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Northern Ireland entrepreneur Ciaran Larkin's top tips for pitching your way to success

Ciaran Larkin
Ciaran Larkin

Inventor and entrepreneur Ciaran Larkin has shared his top tips for budding business owners when preparing for a pitch.

1. Stick to the essentials

In my experience, less is more. The classic term is an “elevator pitch” – imagine if you had literally 30 seconds with the key person you want to chat to – you aren’t going to want to waste time.  Once you’ve determined the message you want to convey, you can go into more detail such as your experience thus far, where you are at now, and what you foresee in your future.

I’d definitely recommend adding a little bit of your personality and even humour by sharing some personal anecdotes. For instance, in my pitch I showed how I used to turn soup cans into movie-inspired creations and that alone was one of the things that made me stand out from everyone else. I find people like to hear this kind of stuff as it instils their confidence.

For the most part, keep it top-line, snappy and clear and focus on where you’re going so investors are excited to go on that journey too.

You are pitching yourself as much as you are pitching your product - I honestly went in with the intention of pitching a particular new toy, but as it turns out it was me who they were more impressed with.

2. Deliver the goods

It’s not just what you say that is important, but also how you say it. Be confident and clear in your delivery, keeping your sentences short and snappy and the focus on that key message that you want to convey. Over-complicated, lengthy sentences will make it hard for your audience to stay engaged. I’d also recommend limiting the jargon and buzzwords – you don’t want to sound like everyone else that has pitched that day.

Visual aids are a great way to add some colour to your presentation and they help your audience understand your ideas better. They are particularly useful to me as not everyone knows what a superhero costume made out of scrap metal looks like.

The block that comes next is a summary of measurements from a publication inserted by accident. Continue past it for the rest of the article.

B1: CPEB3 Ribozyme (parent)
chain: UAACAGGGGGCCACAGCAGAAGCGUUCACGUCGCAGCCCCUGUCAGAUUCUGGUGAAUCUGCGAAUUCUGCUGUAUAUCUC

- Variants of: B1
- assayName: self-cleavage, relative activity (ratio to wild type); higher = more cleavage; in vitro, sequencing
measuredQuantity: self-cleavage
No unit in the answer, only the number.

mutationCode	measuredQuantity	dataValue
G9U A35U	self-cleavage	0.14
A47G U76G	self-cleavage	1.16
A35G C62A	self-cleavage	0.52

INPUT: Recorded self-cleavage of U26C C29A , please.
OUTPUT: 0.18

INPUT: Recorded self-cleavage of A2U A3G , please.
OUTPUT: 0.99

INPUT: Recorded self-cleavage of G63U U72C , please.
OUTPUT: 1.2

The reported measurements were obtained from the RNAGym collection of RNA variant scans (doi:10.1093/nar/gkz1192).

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You can never practice too much – I had my pitch prepared and rehearsed multiple times every day for two months leading up to the big day.”

3. Authenticity is everything

As daunting and nerve-wracking as a pitch can be, it’s important to stay true to you. Be upfront about your experience. Don’t lie about your successes, connections or expectations. The room will appreciate Q&A: Northern Ireland inventor Ciaran Larkin talks top secret work with US company Hasbroyour openness and respect that you have be honest with them. And if it doesn’t go so well, at least you’ll know you didn’t sell out.

Rather than rely on computers, I build my prototypes and masterpieces the old-fashioned way. I use hammers and Dremel tools mostly and although not 100% of my materials are recycled, I try to reuse scrap metal where and when I can – this is what I enjoy doing and this isn’t going to change.

4. Go to the right people

There is no point putting effort into a pitch, if you’re pitching to the wrong people. It’s useful to decide what you want to achieve and who can help you to achieve it, before you enter into the pitch process. I knew from the outset I would have to focus on international markets, and so I had to put a lot of work into developing my offering to set it apart. I made a list of the top five companies and people I wanted to work with and went from there. I put my effort into getting a meeting with at least one of them in my first year – and I did.

I was fortunate that those I pitched to understood what I wanted to offer. But beware – some people may try to push you down a different path but always trust your own feeling over everything else. If you want to do something unique and a bit different to the norm, you have to be prepared to work hard. When you feel like you can’t go on anymore, keep going. That’s what makes the difference between making it and having to give up.

5. Listen up!

Remember you’re not the smartest person in the room. The people you are presenting to can provide a wealth of knowledge and experience. If they offer you advice, take it because it will be invaluable along the way.

  • To be in with a chance to attend ‘Whiskey and Invention’ and hear Ciaran’s inspiring story, visit and register at the events section.

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